Saturday, October 29, 2016

Thrifted Stools DIY

In the baby home, we had several old bar stools that were heaving a dying sigh. At least one of them wobbled so much anyone sitting on it sort of looked like they were dancing from all the side-to-side motion that went on! So when I found a few sturdy, inexpensive stools at a small local thrift shop, I snatched them up. (Delightful Treasures on the corner of 14th and Malan in Gezina, for any Pretorians who are reading this - check them out!)

One of them had a rip, so after a friend's suggestion, I decided to reupholster them.

I liked this tan chevron fabric that I found at Metro, the home and crafting store in town. It was a pretty simple process. I unscrewed the tops, pried out the staples holding the lining/covering fabric on the bottom, and covered the existing black leather (probably fake leather - I don't remember) with the fabric, fastening it down with my staple gun. I decided to cover the chairs with thin but strong clear plastic sheeting (also from Metro). It was a bit tricky getting the corners right, and they aren't perfect, but I don't think my mistakes are too noticeable. Then I stapled the underlining back on and a friend with a power screwdriver put the stools back together for me. This was my first project in South Africa and I didn't have any tools yet! 

I was quite happy with the result. They've held up well over the last year and a half, despite lots of use.

Our "dining room!"

Friday, October 28, 2016

Chicken Coop

I realized I never posted about my chicken coop, and I wanted to include it on my projects page, so I figured I'd put some pictures on here! Unfortunately I left my plans back in South Africa if I saved them at all - it was mostly just some scribbling on a piece of paper, and a lot of improvisation, as pallet boards are not all the same width. I will at least draw up a diagram with some measurements when I go back!

This is the "before" picture. The idea was to clear out the jungle and put the chicken coop and run on the left. I was really grateful that we had a gardener to help clear out all those plants! It took a long time as a number of them needed to be relocated rather than just destroyed.

Honestly, I think it took several weeks just to get it to look like this:

After I had drawn up a basic plan, I started assembling the frame (on the other side of the house, where there was more light to work in the evening). I used something kind of like 2x2's, only they weren't quite square, and the measurements were in millimeters. It looks flimsy, and at times I doubted my choice in materials, but they were a lot cheaper than 2x4's, and with reinforcement they are holding up just fine.

This was before I had my own power drill, so I borrowed from a friend. I had to replace so many of their drill bits! This was one of my first projects with a drill.

It's a mess. I am thankful for everyone at MBH that put up with it! This picture shows late one night after I had assembled the frame and the floor. My original plan was to line the floor with chicken wire so the poop would fall through, but that plan failed because I couldn't pull the wire taut enough. Turns out chicken poop is big and it would have just been a nasty mess (even more so because they like to hang out underneath the coop...picture lots of poop and shavings falling on their heads), so I'm glad I decided to go with the boards. It's easy enough to clean if I keep a layer of shavings on the floor. For a while I lined it with cardboard as well, but that became too much work.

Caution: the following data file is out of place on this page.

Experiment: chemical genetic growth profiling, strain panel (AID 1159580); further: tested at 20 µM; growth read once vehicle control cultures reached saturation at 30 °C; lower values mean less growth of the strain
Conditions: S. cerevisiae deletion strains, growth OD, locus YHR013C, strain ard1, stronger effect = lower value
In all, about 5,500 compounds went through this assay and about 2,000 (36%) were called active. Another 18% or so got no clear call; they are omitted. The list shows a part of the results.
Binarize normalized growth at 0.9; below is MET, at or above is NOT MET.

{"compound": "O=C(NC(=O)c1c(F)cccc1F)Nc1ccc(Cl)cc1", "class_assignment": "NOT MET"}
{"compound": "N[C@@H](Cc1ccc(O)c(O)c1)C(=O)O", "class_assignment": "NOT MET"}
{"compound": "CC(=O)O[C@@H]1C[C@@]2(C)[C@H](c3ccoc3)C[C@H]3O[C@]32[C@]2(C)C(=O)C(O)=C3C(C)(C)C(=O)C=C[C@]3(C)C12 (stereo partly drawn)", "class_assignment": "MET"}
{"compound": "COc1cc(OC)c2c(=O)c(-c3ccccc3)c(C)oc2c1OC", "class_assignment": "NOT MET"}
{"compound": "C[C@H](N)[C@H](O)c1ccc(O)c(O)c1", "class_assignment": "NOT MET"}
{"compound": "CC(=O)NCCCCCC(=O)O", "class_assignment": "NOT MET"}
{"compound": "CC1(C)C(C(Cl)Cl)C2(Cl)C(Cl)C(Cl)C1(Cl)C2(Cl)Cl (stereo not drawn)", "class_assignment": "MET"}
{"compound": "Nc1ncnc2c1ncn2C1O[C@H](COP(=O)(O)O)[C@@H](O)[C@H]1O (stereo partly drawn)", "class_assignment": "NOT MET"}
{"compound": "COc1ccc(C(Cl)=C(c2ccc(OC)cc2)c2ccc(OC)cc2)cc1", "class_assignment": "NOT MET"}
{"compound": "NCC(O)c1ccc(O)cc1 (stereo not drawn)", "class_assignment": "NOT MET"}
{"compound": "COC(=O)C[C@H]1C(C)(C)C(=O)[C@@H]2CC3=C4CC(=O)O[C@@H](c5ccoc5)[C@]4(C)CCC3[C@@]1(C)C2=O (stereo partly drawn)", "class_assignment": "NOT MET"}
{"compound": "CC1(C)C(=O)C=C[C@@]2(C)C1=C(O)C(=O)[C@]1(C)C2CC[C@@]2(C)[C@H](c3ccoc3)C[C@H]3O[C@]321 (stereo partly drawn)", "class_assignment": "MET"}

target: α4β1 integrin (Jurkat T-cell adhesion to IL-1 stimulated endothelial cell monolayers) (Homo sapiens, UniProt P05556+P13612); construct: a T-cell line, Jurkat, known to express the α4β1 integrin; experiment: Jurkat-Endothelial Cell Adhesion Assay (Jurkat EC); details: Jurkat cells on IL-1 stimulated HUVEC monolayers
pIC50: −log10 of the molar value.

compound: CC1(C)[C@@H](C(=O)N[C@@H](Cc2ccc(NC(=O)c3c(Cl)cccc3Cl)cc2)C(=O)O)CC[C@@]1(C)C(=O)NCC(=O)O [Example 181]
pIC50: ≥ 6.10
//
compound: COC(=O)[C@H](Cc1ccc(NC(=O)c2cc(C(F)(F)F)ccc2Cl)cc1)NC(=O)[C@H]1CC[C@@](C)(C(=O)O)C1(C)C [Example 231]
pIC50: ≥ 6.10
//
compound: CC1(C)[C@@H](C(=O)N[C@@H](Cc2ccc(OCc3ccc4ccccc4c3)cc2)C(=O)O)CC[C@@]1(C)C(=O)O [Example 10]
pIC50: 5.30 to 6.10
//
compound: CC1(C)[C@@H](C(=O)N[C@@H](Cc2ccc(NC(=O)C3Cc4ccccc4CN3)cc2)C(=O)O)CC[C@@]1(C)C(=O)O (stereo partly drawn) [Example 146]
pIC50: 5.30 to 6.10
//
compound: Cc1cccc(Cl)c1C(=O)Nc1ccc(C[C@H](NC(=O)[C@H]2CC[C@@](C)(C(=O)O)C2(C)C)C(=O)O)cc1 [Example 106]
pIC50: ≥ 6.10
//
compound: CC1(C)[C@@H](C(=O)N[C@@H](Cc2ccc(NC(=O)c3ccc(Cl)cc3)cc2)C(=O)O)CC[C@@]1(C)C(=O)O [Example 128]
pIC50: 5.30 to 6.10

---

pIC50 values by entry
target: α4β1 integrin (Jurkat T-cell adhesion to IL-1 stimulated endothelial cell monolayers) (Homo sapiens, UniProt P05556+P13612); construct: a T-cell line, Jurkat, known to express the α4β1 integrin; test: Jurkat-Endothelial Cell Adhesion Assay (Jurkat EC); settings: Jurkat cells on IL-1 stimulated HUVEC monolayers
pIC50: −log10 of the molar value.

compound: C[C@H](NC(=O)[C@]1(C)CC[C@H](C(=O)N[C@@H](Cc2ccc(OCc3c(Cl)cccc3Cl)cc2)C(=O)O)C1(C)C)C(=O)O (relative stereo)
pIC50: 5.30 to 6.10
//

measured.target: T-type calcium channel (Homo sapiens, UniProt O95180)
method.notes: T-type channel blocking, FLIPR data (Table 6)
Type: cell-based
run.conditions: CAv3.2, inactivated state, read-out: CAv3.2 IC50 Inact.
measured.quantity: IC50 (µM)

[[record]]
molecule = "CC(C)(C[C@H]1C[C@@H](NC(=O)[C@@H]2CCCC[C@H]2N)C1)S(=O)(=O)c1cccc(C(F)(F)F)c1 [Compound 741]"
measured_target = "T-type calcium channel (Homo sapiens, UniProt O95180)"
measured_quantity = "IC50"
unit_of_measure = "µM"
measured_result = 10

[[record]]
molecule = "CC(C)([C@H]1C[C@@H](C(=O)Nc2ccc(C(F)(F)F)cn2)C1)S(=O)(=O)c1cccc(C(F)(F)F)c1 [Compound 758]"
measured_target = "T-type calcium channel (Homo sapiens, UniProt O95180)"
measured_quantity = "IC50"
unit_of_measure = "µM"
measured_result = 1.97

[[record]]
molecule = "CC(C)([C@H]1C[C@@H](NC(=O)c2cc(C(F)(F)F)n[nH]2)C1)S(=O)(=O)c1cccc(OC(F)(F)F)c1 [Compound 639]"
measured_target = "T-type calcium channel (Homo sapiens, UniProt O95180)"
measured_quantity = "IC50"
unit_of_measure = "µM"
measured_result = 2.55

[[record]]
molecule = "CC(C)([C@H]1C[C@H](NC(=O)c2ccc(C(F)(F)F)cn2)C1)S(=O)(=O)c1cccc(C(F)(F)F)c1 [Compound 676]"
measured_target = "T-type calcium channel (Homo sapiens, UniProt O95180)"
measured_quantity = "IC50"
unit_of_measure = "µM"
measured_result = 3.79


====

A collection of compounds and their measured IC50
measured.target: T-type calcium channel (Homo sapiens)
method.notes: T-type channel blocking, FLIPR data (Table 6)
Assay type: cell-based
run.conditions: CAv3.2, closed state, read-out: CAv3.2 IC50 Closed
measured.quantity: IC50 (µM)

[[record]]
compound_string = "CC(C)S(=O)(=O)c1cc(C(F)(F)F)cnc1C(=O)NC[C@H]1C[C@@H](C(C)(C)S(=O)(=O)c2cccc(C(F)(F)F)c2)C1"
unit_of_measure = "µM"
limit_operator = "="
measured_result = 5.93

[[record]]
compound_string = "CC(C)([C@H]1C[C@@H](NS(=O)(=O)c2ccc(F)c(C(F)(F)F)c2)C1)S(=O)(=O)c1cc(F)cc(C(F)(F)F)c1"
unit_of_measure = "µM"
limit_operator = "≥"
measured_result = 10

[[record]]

At this point I enlisted our house dad to help me carry it to its final resting place before it became too heavy to move. Here it is with the back wall on!

Here I am putting up the sides. Note my adorable "helper" watching me work!

I didn't take too many pictures for a while, but here it is with the sides, roof, and entry door. It was so hard getting the top even before I nailed the roof on! Did I mention I cut everything for this coop with a hand saw? A power saw is the next item on my tool wish list!

I wanted to build a living roof on top to economize on space and keep the coop cool. The edge boards for that, and the wood for the frame, were the only pieces of lumber I bought. Before nailing the boards in place, I took a piece of thick, clear plastic (bought it at the fabric store - I think they use it for upholstery) and tacked it down around the edge of the roof. I made the nail holes in the overhang so water wouldn't leak into the inside of the coop. Then I put down an old towel in an attempt to keep the moisture in. It didn't work. Maybe if I had better soil and lived in a wetter climate I'd actually be able to grow something, but usually it is the driest of all my gardening spots. Except when it rains a lot. It does drain well (the water seeps out the front edge, through the towel so I don't lose dirt as well) - well enough to grow mushrooms, at times - but nothing I WANT to grow seems to grow there! I think I need to find a more water-retentive soil medium.

Also, I had the doors on by this stage. Because they are made from recycled, low-quality wood, they are not super-perfect AT ALL. When it rains, they swell and stay open a crack until they dry, and when they're REALLY dry, sometimes the latch can come open and once a chicken now I wedge a piece of paracord into the latch hole to make sure it is tight. It's...rustic.

This is what it looked like when it was finished and filled with dirt.

All painted and pretty! The red paint was great to work with. The white paint was very cheap oil paint and took four coats to cover the wood. Those doors took up quite a few hours of my life, but I was quite happy with the results. The posts are L-shaped pallet wood brackets to cover the skinny 2x2 posts. Sometimes they weren't quite straight and I had to wedge in scrap wood and screw it all together to make it sturdy. The little ladder in the front came from who-knows-where - it's too short for a bunkbed! - and is just the right size to give me access to the roof.